Business

Adverse possession

Legal Notes

with Natalie Farrell Ross

Wednesday, April 07, 2010    

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The doctrine of Adverse Possession operates so as to allow a person who is in possession of land as a mere squatter to obtain a good title if the true owner fails to assert his own superior title within the limitation period set out in the Limitation of Actions Act. This Act prohibits persons from bringing actions to recover land after the expiration of twelve years from the date on which the right to bring such a claim first arose. The effect of the prohibition is that, on the expiration of the twelve-year period, the true owner is barred from asserting his right against the person in adverse possession. The Act applies to both registered and unregistered land.

The recent Privy Council case of Wills v Wills dealt with the issue of adverse possession as it related to registered land. The case was unusual in that it involved property owned by two joint tenants (a husband and wife) and the question that the court had to determine was whether one joint owner (the husband, in this case) had acquired a title by adverse possession from the other joint owner (his first wife).

The facts of the case revealed that there had been a break-down of the marital relationship between the parties; they had lived apart for over 8 years, the wife was abroad for a large portion of that time; the husband continued in physical occupation of the property renting a portion of it though not accounting to his wife for the rental income received; and the wife was aware of the rental arrangement.

The court held on these facts that the husband, who had died, was solely and exclusively entitled to the property and that his new wife, in her capacity as personal representative of his estate, was similarly entitled.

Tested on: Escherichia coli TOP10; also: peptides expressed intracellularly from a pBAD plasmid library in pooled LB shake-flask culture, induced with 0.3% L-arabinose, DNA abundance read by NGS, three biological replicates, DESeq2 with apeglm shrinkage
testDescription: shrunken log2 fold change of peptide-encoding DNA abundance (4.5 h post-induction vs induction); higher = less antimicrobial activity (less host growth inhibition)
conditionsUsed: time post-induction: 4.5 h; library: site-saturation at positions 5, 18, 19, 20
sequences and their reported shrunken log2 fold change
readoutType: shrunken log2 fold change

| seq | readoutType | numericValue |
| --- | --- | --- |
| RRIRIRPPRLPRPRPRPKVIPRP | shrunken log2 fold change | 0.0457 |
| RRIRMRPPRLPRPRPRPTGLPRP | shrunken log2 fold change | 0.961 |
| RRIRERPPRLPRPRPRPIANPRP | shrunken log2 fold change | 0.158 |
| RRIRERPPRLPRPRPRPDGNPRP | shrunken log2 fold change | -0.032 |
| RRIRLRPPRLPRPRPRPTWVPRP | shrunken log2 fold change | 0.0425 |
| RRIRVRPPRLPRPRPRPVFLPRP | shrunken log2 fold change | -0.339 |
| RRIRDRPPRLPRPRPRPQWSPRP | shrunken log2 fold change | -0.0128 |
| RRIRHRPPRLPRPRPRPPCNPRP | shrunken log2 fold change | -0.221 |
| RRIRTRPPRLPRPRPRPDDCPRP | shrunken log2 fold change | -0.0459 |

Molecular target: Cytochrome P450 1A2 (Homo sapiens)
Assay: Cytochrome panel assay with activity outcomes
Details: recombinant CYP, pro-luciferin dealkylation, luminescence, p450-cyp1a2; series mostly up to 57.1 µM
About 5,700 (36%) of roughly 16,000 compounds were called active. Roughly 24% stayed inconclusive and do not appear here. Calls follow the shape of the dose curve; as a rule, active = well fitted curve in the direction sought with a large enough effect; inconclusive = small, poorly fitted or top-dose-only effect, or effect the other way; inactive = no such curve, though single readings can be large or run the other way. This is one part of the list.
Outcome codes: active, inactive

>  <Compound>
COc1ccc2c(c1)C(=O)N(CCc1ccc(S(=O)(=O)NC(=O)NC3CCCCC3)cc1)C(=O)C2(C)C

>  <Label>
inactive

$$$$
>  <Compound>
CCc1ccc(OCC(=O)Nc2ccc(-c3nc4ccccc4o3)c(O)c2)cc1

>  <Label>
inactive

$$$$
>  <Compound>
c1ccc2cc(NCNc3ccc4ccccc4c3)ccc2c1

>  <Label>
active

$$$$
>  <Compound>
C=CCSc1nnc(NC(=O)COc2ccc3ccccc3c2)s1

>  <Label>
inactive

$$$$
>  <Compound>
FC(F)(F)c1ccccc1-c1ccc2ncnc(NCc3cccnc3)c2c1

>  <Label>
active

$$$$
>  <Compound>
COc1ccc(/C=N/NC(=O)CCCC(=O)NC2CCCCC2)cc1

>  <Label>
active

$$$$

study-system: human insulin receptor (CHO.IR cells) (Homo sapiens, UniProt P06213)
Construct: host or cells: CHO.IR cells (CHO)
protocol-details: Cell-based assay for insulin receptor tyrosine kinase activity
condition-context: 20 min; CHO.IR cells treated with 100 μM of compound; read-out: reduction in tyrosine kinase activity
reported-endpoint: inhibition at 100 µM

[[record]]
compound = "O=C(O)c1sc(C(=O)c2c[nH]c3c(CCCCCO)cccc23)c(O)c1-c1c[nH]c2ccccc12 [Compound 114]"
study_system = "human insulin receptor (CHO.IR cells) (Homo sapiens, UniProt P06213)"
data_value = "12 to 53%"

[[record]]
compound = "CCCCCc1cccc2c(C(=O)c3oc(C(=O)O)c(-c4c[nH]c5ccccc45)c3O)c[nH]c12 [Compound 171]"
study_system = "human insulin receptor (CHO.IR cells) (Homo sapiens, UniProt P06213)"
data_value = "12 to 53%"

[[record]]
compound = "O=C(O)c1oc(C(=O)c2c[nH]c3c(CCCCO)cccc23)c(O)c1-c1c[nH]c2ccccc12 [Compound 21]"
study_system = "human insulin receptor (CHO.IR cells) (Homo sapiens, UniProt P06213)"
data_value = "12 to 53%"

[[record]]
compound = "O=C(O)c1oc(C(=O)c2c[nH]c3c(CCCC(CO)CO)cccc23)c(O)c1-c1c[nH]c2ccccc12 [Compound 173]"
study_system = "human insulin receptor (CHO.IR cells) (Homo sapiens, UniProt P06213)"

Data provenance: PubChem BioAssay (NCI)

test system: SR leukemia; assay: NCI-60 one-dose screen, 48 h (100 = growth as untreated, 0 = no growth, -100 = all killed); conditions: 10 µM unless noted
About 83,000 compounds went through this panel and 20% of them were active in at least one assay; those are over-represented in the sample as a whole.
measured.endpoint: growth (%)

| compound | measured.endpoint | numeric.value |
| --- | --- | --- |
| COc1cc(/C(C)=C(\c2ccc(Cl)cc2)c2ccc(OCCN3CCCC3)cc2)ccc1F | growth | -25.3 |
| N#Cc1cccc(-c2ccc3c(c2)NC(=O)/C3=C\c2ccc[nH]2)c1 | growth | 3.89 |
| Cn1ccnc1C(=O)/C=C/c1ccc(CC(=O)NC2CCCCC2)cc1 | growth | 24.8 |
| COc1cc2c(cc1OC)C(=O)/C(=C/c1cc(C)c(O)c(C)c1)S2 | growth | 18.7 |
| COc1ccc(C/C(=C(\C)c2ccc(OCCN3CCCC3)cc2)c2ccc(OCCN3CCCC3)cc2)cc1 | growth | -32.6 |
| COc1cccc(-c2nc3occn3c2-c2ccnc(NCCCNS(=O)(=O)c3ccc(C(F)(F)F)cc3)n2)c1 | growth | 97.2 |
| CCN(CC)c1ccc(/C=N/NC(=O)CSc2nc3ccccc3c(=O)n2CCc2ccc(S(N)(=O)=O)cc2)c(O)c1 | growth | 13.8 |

In coming to its decision, the Privy Council relied heavily on the following facts:

o The husband and his first wife had lived apart for a number of years

o The first wife did not leave behind any of her possessions at the premises

o The husband physically occupied the property along with a female companion and they both managed and rented part of the property.

o No part of the rental income received was ever paid over to the first wife.

o The first wife never physically occupied or visited the property for over 15 years even though she had visited Jamaica.

Their Lordships were very careful to point out that the case turned on its particular facts.

Nonetheless, co-owners who are not in actual physical possession of their property and are not involved in any aspect of the management of the property, may, depending on the particular circumstances involved, need to beware of such claims being brought by the other co-owner/s who may be in actual physical occupation.

Natalie Farrell Ross is a Partner at Myers Fletcher & Gordon and a member of the Firm's Property Department. Natalie may be contacted at natalie.ross@mfg.com.jm or through www.myersfletcher.com

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